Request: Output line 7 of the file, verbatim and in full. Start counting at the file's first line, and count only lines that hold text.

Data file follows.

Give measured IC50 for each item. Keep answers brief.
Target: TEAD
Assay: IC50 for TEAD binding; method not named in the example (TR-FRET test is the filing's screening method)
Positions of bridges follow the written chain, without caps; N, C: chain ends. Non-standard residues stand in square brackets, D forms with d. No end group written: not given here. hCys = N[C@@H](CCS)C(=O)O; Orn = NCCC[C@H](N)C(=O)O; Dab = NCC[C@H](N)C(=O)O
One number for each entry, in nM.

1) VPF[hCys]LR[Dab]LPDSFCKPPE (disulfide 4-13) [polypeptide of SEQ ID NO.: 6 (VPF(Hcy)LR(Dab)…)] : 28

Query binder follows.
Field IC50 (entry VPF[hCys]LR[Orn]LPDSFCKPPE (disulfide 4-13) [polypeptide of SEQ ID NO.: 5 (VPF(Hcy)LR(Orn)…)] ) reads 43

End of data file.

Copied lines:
Query binder follows.